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Dear [subscriber:firstname | default:reader],

Welcome to the August special edition of the Tutwa Briefs Newsletter wherein we look back over the 64 years since women activists marched on the Union Buildings in Pretoria to petition against the country's pass laws being extended to women. According to the Pass Laws Act, blacks over 16 years old were forced to carry identifying books everywhere, and at all times.

Since South Africa’s transition to democracy in the 1990s, strides have been made to remove discriminatory laws and policies on the basis of race. Notwithstanding these efforts, poverty, inequality and unemployment are the triple threats that still impact the black population exponentially greater than any other group. Within this group, black women remain most marginalised – with many women having restricted access to education, employment, as well as land, property and finance in business. As primary carers of their own children, to extended family members, women are not allowed access into formal or even informal economic activity.

The Covid-19 crisis has spotlighted the plight of women in taking care of families despite no access to even the most basic water and sanitation services, identified as the most important method to fight the infection caused by the pandemic. Forced to use public taxi services to carry them between work and home, women invariably face threats against their safety getting home on almost non-existent roads leading into their townships; no electricity lighting their way to their doors. A resistance to gender-based violence is in no way supported by the lack of infrastructure in townships and informal settlements. This is exacerbated by the lack of service delivery, including a more robust criminal justice system where a much more specialised focus on the dynamics of familial relationships where power imbalances are perpetuated.

We also need to consider how Covid-19 has affected working life right now. Most working women are coming to terms with the new normal associated with working more from home. The Covid-19 related lockdown has created an acceptable transition where women ‘are allowed’ to be mothers, relatively full-time caregivers as well as productive economic players at work. In many traditional families, there is even the splitting of family responsibilities and men are seen to be doing their part. From working from home to living at work, we have seen virtual work meetings interrupted as the juggle between work and family is highlighted in this new world of work.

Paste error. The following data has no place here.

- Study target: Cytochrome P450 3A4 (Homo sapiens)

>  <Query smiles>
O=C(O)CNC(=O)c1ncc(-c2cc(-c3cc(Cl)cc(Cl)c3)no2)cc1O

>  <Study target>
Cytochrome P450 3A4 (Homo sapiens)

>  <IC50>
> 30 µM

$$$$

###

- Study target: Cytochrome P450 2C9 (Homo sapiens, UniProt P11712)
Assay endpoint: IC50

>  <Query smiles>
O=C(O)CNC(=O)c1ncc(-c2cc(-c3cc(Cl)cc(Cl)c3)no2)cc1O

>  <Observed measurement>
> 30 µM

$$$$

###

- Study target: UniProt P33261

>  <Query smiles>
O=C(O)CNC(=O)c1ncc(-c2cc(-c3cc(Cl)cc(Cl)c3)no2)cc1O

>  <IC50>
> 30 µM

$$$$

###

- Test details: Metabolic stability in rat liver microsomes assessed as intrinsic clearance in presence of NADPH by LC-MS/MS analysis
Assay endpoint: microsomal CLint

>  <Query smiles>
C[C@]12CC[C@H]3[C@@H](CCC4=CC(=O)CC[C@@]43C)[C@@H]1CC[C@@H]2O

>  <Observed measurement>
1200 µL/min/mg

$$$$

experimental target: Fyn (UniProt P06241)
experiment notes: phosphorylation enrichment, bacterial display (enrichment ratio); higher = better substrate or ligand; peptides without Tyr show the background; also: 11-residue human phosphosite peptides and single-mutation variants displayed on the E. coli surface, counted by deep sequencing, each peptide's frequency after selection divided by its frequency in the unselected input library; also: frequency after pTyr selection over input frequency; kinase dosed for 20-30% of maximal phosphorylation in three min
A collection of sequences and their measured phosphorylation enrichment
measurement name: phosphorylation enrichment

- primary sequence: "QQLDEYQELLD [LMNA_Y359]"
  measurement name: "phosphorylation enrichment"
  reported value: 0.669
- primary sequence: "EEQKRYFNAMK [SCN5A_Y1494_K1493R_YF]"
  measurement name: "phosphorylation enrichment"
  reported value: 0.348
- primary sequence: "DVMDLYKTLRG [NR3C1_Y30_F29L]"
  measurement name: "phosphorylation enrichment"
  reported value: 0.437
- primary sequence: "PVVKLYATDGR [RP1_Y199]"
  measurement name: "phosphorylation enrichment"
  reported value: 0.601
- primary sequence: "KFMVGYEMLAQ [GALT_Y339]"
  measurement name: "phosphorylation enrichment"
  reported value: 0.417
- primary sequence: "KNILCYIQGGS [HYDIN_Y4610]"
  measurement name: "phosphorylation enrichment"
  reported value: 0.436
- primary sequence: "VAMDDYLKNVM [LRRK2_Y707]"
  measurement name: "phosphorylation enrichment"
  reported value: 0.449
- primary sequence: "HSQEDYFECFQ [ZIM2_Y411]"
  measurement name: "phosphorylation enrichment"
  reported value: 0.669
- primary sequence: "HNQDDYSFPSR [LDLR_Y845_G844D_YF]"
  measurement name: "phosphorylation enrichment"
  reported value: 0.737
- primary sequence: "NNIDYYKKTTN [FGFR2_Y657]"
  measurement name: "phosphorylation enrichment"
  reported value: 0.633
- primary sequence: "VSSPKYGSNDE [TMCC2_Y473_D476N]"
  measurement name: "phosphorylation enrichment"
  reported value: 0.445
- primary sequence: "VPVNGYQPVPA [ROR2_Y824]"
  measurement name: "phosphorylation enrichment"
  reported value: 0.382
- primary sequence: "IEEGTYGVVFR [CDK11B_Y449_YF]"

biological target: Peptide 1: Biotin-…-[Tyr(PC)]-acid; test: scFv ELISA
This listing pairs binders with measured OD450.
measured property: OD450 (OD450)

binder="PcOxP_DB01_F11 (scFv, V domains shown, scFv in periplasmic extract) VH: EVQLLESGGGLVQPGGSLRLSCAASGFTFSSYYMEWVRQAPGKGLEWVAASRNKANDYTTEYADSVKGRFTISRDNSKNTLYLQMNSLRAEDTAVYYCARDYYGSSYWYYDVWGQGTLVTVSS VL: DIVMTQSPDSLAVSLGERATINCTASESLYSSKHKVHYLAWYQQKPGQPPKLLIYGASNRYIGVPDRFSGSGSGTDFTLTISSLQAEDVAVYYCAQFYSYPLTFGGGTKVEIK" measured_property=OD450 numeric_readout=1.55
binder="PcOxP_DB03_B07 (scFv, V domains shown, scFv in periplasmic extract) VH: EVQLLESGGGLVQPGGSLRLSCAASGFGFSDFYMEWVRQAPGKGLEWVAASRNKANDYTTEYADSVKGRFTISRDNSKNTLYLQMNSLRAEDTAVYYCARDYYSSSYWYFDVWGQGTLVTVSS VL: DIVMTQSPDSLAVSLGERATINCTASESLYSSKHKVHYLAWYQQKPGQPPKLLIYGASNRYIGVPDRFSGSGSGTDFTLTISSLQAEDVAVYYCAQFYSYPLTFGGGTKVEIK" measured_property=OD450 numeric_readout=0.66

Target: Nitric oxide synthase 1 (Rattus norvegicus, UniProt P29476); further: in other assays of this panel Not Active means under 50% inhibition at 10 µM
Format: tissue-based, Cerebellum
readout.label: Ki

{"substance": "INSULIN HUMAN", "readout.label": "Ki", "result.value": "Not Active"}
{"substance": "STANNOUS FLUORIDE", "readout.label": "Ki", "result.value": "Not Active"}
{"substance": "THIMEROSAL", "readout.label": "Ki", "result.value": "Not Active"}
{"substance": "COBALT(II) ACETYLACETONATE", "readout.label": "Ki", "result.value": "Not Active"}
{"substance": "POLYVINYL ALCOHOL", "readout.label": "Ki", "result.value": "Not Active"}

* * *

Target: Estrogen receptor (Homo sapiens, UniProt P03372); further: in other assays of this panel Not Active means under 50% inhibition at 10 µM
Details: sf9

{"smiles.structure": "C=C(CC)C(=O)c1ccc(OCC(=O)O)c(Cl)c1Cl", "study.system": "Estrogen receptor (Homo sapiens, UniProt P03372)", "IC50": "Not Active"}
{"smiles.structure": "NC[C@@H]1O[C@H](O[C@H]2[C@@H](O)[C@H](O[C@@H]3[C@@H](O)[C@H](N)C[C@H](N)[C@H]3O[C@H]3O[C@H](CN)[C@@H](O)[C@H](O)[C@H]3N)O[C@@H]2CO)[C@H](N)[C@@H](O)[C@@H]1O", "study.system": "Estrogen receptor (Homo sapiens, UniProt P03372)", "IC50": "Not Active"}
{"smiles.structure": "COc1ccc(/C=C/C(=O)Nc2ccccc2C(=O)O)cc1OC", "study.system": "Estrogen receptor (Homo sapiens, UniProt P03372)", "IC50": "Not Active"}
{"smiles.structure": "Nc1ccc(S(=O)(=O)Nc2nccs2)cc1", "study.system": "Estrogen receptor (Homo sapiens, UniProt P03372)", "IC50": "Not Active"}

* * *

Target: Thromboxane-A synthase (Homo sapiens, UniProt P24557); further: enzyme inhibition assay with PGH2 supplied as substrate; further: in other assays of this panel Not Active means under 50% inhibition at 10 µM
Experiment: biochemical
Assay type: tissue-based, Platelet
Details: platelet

According to recent estimates, nearly 40% of South African families are led by women. The closing down of many industries after the hard lockdown has led to many women breadwinners losing their livelihoods. In cases where women are taking care of extended family members, the smallest salary cut becomes a financial catastrophe for many individuals. We salute those organisations that are doing the best they can for their employees, despite the change in economic conditions for all of us.

Women entrepreneurs are key in achieving economic growth and will be glad to know about the launch of #SheTrades. This is an initiative by The International Trade Centre (ITC). The initiative takes digital transformation to a higher level aiming to connect three million women entrepreneurs to market by 2021!

The empowerment of women does not rely on the hand of government and private sector alone. It needs an engaged civil society supporting all communities, and never lacking in zeal to support women-led initiatives. On the trade front, the platforms are being established, women have a responsibility to participate, engage and maximise every opportunity. Two articles below consider different aspects of women’s economic empowerment.

Women, unmute yourselves - How gender issues play out in the Zoom era

Authors: Catherine Grant and Anna Ngarachu
If you’re a bit like most people, Zoom and digital platforms, have become your go-to meeting point; despite being a learning curve initially. Not only in the professional space but for social get-togethers. This trend will likely continue to be the modus operandi even after lockdown because digital platforms have proved to be so …
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Lack of political will and cultural norms throttle women economic empowerment

Author: Matlala Setlhalogile
South Africa’s ability to realise gender parity hinges on advancing women’s socio-economic empowerment. The empowerment of women is of essence as it presents women with opportunities to realise their full potential and in turn enable them to contribute meaningfully to their families, communities and society at large. Women empowerment is a key aspect in advancing equitable development. While …
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Digital Transformation and Women’s Participation in Trade

Author: Thabelo Muleya
As digitalisation helps in reducing the costs of participating in trade, it is also be opening new opportunities for women to participate in trade. Digital transformation can serve as a tool for inclusive trade-led industrialisation. However, research from the Organisation for Economic Co-operation and Development (OECD) shows that despite statistics indicating that more women than men are tertiary …
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